The career of renowned British cultural theorist Stuart Hall is difficult to categorize, its areas of study and influence extending from politics to sociology to the arts. So it’s apt that veteran British docmaker John Akomfrah’s “The Stuart Hall Project” should take something of a rag-and-bone approach to celebrating Hall’s life and work, marrying his key philosophies to a cornucopia of historical archive footage and a selection of landmark compositions by Hall’s favorite musician, Miles Davis. Results are handsome and heartfelt, though not especially complex in their engagement with the subject; festival programmers and public service broadcasters should respond warmly.
“When I ask somebody where they’re from,” Hall is quoted as saying near the start of the film, “I expect to be told an extremely long story.” Auds unfamiliar with the man widely credited as one of Britain’s first major nonwhite intellectuals may need a short one to begin with. Akomfrah is working in a less opaque mode than he was in 2010’s avant-garde hybrid doc “The Nine Muses,” but his work remains heavier on evocation than information: This “Project” jumps eagerly into Hall’s cultural legacy and personal memories, but doesn’t offers cursory definitions of such key concepts as British Cultural Studies or some of Hall’s most important theories.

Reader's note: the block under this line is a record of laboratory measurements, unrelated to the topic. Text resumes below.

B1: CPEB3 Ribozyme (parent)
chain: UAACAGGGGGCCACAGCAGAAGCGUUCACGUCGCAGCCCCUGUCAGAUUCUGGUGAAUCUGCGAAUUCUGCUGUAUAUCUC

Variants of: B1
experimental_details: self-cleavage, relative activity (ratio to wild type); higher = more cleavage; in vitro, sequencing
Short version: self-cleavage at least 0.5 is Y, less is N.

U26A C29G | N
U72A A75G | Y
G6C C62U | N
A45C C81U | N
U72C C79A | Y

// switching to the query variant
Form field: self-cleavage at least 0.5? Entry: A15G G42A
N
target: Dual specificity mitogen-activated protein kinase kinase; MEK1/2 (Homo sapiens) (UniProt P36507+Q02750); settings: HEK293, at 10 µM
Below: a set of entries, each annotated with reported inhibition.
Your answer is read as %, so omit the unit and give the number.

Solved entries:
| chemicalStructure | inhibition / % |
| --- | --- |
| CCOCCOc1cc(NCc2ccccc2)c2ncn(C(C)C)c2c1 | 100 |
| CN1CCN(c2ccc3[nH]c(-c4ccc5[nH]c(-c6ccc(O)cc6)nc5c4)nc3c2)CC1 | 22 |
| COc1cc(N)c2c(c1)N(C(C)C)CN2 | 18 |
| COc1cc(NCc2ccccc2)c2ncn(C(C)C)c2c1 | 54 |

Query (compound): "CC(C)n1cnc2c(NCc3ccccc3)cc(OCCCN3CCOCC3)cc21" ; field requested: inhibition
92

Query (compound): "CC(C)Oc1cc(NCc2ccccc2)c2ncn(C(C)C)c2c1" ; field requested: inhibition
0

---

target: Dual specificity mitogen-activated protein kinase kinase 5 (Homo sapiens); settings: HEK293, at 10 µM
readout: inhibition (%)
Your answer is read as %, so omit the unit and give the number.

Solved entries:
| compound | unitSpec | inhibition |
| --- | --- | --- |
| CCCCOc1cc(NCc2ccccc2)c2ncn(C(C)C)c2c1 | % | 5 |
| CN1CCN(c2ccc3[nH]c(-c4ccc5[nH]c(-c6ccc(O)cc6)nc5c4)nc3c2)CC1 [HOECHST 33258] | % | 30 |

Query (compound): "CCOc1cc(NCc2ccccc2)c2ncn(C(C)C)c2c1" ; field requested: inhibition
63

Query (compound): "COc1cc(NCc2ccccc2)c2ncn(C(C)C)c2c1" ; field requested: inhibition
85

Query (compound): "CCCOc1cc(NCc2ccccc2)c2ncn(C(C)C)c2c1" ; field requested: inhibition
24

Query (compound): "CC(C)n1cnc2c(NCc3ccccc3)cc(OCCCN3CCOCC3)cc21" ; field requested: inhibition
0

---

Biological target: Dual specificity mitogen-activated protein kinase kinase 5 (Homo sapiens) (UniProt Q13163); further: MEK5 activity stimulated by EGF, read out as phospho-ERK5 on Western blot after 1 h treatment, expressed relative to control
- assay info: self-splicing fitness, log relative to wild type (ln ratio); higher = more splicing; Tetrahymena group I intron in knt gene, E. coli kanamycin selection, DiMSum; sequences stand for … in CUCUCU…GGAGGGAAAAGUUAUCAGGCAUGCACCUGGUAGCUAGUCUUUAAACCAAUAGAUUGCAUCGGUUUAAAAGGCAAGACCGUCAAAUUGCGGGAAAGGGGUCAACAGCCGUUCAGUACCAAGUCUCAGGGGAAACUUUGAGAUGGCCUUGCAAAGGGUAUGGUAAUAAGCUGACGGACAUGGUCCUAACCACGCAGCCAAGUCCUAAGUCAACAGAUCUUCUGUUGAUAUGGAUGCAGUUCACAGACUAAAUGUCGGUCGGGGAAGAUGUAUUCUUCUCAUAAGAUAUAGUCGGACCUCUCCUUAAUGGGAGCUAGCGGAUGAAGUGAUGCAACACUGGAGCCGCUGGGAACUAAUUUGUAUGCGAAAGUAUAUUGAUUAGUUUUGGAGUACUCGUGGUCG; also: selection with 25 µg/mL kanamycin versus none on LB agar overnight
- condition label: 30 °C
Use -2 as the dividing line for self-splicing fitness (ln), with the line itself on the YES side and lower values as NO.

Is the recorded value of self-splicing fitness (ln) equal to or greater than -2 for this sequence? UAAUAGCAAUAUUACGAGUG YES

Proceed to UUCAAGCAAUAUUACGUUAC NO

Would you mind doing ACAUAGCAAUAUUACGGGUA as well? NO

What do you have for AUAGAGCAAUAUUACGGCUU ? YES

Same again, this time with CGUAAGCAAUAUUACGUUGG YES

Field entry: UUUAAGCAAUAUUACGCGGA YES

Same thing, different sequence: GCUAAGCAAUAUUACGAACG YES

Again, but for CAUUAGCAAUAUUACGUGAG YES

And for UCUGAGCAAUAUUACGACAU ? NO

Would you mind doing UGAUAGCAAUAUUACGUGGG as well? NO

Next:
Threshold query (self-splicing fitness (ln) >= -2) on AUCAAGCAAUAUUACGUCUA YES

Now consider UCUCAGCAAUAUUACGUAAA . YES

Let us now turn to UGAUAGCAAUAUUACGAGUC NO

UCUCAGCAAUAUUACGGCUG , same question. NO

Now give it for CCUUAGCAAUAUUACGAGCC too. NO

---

Akomfrah is less interested in academic specifics than in the social and environmental reflections of Hall’s New Left ideas. Sourcing a remarkable selection of historical archive material covering events both momentous and mundane from the latter half of the 20th century, the film compiles a pictorial scrapbook of a world in rapid social flux, guided by vintage broadcasts of Hall advocating integration and equality. The film’s specific historical reference points go no further than the immediate post-Thatcher era of the 1990s, though it might have been interesting to see Akomfrah apply Hall’s still-pertinent teachings to the political upheavals of the new century.
Hall’s personal journey is frequently woven into this tapestry, including remembrances of his working-class childhood in Jamaica, his own sense of immigrant displacement, and the vocal prejudice he experienced upon marrying a white woman.
It’s a lot of material, fluidly edited by Nse Asuquo into a sustained narrative, though the rich illustration has the effect of turning Hall’s philosophies into floating soundbites; frequent onscreen chapter headings along the lines of “Minimal Multicultural Selves” and “The Crisis and the Racial Lens,” don’t do much to illuminate proceedings. The film could hardly fail to sound great, given Akomfrah’s decision to score most of it to classic Miles Davis recordings, from “Kind of Blue” to “Bitches’ Brew,” that Hall himself cites as an inspiration. Still, “My Funny Valentine” isn’t the obvious soundtrack to footage of the 1956 Hungarian Revolution.